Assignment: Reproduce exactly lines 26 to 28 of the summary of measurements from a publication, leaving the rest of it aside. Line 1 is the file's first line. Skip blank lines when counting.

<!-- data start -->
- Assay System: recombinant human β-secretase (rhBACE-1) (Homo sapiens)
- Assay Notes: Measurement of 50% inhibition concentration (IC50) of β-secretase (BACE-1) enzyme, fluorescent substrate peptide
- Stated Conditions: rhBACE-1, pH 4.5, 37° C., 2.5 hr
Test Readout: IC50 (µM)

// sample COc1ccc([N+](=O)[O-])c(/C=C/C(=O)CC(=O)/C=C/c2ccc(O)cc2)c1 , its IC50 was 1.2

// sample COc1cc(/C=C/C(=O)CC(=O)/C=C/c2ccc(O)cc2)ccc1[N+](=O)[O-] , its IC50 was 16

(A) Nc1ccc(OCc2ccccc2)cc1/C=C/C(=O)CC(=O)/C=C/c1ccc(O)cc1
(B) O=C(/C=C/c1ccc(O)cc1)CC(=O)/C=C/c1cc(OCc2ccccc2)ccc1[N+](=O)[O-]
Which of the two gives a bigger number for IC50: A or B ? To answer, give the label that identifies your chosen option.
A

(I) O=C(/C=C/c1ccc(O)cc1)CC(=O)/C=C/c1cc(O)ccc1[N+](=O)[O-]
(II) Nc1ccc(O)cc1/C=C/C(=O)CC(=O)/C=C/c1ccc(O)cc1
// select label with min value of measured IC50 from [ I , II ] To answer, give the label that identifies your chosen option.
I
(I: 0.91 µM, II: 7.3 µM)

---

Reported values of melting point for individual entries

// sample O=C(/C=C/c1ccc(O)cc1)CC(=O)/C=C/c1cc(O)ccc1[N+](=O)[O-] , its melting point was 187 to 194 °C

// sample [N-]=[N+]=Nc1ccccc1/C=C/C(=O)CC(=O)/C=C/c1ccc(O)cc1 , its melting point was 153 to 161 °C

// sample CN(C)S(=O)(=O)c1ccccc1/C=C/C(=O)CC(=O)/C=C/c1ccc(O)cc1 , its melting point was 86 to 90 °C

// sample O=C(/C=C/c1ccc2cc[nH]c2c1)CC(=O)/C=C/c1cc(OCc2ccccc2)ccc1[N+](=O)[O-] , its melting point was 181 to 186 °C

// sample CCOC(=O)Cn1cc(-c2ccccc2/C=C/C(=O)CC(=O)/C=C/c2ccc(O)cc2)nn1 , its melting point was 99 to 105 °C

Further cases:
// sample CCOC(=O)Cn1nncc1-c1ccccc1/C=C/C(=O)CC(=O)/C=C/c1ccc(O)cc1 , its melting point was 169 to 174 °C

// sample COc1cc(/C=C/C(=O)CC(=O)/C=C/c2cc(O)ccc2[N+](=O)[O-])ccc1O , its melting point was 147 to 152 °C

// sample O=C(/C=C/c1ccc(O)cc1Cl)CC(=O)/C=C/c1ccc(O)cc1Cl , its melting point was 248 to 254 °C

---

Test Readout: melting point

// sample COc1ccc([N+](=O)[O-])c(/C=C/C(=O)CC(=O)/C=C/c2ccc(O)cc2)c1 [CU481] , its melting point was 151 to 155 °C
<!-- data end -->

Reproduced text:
// sample O=C(/C=C/c1ccc(O)cc1Cl)CC(=O)/C=C/c1ccc(O)cc1Cl , its melting point was 248 to 254 °C

---

Test Readout: melting point